Bismarck – With summer in full swing, medical experts aren’t the only ones keeping an eye out for the West Nile Virus, so are Wildlife officials.
The North Dakota Game and Fish Department says they are well aware of confirmed cases of West Nile in Wyoming and Minnesota.
In fact, in Minnesota — at least three Loons have been confirmed to have been killed by the mosquito-spread virus.
There may be more, but officials say the bodies they found- were too decomposed to be tested on.
We spoke with the Department and they tell us, they’re concerned about several species of Grouse in the Southern portion of the state that might be prone to infection.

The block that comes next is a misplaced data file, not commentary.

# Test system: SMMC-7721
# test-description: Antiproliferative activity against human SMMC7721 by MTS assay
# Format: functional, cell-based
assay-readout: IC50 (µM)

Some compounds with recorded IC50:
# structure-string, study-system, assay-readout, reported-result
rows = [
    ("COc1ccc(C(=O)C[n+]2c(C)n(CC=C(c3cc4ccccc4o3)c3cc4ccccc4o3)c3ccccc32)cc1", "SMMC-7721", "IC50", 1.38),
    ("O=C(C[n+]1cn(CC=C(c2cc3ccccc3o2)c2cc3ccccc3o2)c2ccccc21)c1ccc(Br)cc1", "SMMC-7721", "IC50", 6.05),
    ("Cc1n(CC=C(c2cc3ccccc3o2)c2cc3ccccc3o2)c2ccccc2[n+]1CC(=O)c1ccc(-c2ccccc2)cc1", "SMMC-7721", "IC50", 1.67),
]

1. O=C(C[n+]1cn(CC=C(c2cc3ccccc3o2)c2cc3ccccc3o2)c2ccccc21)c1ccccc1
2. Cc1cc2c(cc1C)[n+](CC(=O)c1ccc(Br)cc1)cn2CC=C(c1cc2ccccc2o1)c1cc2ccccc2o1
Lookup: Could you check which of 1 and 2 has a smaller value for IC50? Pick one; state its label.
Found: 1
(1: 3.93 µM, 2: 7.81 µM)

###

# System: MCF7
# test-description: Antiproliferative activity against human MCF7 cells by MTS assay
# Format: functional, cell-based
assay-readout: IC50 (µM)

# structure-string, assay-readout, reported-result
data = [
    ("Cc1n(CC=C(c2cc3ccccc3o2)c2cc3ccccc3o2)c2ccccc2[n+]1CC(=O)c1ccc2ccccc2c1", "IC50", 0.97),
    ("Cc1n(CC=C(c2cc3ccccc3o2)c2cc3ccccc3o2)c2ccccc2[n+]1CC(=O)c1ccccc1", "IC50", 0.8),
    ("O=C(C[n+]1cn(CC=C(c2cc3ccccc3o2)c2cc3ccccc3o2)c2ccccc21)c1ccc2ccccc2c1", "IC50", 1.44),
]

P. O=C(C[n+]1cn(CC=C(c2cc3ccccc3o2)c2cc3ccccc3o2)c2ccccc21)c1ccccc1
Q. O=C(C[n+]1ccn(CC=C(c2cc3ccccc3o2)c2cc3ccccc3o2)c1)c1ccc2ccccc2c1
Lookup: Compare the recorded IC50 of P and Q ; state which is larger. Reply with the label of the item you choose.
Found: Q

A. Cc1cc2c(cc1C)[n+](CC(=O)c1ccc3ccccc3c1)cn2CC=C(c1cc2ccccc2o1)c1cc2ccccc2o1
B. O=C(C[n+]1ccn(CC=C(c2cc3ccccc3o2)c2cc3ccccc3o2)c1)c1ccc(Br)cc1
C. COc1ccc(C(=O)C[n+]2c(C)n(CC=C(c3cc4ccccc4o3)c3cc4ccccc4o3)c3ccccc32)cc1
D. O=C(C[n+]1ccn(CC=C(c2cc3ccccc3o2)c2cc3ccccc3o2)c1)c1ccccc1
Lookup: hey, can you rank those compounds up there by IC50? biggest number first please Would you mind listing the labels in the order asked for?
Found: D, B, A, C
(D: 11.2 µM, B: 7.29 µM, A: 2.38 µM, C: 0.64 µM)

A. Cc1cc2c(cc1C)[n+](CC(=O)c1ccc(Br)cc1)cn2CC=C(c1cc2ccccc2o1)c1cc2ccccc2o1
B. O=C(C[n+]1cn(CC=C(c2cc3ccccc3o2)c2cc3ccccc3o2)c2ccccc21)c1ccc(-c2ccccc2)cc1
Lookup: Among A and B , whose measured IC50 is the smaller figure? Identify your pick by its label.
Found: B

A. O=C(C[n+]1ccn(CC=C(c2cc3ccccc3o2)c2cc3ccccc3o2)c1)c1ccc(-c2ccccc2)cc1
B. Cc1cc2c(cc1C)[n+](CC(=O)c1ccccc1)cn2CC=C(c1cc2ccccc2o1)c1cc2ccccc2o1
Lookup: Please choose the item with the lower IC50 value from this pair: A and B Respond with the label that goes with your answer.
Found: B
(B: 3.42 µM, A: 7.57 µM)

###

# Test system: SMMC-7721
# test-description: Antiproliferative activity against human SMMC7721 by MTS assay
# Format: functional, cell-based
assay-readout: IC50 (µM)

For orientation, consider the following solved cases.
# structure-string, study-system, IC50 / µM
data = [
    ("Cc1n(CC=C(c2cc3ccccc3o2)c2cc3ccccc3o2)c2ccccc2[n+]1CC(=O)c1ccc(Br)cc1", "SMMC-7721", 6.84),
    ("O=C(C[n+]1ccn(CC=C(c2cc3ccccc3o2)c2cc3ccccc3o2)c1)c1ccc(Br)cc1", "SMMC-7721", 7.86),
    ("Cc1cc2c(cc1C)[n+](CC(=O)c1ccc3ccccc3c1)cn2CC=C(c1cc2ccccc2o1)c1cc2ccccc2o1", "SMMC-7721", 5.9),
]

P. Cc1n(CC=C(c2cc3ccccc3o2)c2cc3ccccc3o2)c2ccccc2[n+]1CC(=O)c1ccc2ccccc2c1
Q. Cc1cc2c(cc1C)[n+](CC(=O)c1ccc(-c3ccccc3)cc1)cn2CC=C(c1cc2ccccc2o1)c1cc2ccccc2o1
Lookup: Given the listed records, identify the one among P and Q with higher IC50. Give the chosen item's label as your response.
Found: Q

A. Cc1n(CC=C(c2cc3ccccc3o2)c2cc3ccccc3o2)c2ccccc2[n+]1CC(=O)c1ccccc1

“You’re kind of reaching that critical mass where there’s a lot of mosquitoes out there, there’s a lot of animals that if they are infected, they’re starting to generate a lot of virus in their body and so kind of that virus burden on the landscape if it’s there if it’s a bad year, it’s going to start getting higher and higher,” said Dr. Charlie Bahnson, Wildlife Veterinarian for the ND Game and Fish Dept.
He adds if you do come across a dead animal such as a bird, you should always assume it may be infected.
And be cautious as you can– when disposing of it.
“If you find yourself needing to move a bird or throw it way, wear gloves, put it in a plastic bag, wash your hands after, just exercise some good common sense,” said Bahnson.
If you find several dead birds close together, he says you’re urged to call Game and Fish as soon as possible.